Drua have long future in NRC after 2018 championship

NRC
Beth Newman Profile
by Beth Newman

Fiji is welcome in the NRC for as long as they are financially sustainable after another electric showing in 2018.

The Fijian Drua joined the provincial competition in 2017 and made the finals in their inaugural season before winning both the title and the Horan-Little Shield that is played for throughout the tournament.

Fiji's side is jointly funded by World Rugby and the Fiji Rugby Union and as long as that remains in place, the Drua will be part of the NRC, Rugby AU high performance manager Ben Whitaker said.

"We included them on the basis that they covered all costs associated with their involvement and that continues," he said.

"If that ever changes for whatever reason, then we'd have to review it but right now that's worked for them, it's worked for us clearly because we didn't want them costing our system any more money.

"So, it creates a good level of competition - eight teams works."

Fiji Rugby Union (FRU) are considering playing in the proposed expanded World Series Rugby competition next year but it is not expected that would affect their NRC participation.

Even if they did opt to take up that offer, Whitaker said they would be unlikely to drop out of the NRC.

“I know World Rugby are committed, Fiji rugby are committed and we're committed (to having the Drua in the NRC),” he said.


“There's a few things happening in their world, which I don't think will interfere with them being in the NRC,  but they've got some offers to play in other competitions as we know - whether it be World Series Rugby or the new term for that (in 2019).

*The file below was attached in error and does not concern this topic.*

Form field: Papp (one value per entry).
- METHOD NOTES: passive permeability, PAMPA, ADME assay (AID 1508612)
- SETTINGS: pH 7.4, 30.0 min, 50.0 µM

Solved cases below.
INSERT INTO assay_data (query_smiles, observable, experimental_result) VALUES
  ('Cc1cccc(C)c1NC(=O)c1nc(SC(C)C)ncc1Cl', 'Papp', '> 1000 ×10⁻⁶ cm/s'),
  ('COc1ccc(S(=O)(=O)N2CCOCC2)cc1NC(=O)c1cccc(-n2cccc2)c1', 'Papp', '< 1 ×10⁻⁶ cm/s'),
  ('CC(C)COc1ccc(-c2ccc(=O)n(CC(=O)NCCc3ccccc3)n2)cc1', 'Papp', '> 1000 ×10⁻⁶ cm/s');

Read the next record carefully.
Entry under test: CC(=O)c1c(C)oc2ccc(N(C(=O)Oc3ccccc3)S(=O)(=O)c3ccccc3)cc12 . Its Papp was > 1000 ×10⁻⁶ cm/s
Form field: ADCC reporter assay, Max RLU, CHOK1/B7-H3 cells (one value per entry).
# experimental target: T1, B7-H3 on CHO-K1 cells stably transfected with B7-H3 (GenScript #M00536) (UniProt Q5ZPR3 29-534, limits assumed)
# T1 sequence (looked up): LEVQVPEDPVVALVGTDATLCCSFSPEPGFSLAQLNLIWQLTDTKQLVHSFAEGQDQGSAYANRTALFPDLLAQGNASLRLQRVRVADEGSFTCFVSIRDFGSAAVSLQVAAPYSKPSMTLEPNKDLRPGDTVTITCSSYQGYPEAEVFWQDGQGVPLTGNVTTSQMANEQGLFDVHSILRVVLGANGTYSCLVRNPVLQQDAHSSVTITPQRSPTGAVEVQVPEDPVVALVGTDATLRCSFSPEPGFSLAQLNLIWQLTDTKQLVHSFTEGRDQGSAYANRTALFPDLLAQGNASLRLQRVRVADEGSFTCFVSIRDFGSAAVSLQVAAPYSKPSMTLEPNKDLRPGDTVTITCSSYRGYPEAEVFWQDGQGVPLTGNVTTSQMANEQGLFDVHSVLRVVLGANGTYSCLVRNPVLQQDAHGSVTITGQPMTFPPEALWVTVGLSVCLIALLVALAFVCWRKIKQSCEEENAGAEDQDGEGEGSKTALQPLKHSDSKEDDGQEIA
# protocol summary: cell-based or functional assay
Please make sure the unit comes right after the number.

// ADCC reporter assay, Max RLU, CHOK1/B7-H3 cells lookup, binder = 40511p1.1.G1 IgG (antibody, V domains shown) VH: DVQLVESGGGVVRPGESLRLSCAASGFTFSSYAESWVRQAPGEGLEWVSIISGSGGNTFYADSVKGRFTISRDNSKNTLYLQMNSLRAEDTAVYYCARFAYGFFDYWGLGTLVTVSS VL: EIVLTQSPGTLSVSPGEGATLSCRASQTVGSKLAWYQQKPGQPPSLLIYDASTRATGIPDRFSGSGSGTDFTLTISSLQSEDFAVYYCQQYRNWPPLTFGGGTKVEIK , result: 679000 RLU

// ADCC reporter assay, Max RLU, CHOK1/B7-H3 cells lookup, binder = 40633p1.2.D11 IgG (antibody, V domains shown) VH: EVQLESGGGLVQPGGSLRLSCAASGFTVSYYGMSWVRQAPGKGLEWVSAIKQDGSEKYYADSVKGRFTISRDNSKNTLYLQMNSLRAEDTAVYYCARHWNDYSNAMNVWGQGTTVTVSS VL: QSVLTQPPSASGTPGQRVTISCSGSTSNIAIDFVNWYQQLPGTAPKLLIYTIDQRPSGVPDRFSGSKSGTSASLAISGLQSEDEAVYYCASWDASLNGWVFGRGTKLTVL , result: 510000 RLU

“Schedule-wise definitely, they could play both.

“In saying that, Fiji Rugby Union, they've been really loyal to their NRC involvement and they'd have to make some decisions too around investment because to be involved at those levels does cost money.”

Samoa and Tonga have both expressed a desire to be considered as an option for NRC but Whitaker all but ruled out any more immediate Pacific expansion.

“Some of the pacific nations aren't at the stage that Fiji are in their evolution of their system,” he said.

“We remain open to looking at ways of improving and enhancing but right now, Id' say no.”

Whitaker said the Drua’s immediate success in the competition was a positive for the Australian opposition, who face an extra challenge with the Fijians’ inclusion.

“I think you look at the quality of footy they've played this year and certainly on Saturday afternoon and that's the type of rugby we want our players to be tested against,” he said.

“We didn't necessarily set out to have international flavour or involvement with our competition, it just worked that way.

The Drua have made a swift impact on the NRC. Photo: Getty Images“Our teams are probably sitting back going, "Gee, they're tough to play” and that's what we want.

“The fact they won it - well done to them - we'd much prefer obviously an Aussie team to win it but it's a competition.

“They proved to be the best and they did through the competition and they did on Saturday.”

The 2019 NRC will also be unaffected by the Rugby World Cup in Japan, Whitaker said, with initial plans to keep the competition in the same time frame as 2018.

“We did the same in 2015 and we ran it through it,” he said.

“There's no real opportunity to dramatically shift or change the schedule so we're working with all the states to make sure we are aligned with how the season comes together.

“At this stage it's very likely to remain in the time period that's it's currently being run.

“In terms of the team setups and ability to deliver at that time of year, that's not impacted at all by the World Cup.”